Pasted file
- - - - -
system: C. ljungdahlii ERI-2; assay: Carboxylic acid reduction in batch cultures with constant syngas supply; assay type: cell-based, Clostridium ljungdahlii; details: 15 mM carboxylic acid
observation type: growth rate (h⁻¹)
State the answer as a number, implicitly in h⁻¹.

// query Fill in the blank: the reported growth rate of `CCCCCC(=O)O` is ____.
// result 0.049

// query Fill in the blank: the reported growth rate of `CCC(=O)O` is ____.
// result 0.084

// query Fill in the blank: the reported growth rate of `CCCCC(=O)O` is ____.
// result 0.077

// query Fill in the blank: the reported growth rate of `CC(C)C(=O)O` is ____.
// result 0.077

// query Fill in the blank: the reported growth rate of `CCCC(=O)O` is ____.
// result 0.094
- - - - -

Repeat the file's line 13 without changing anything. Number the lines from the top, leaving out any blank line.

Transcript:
// result 0.094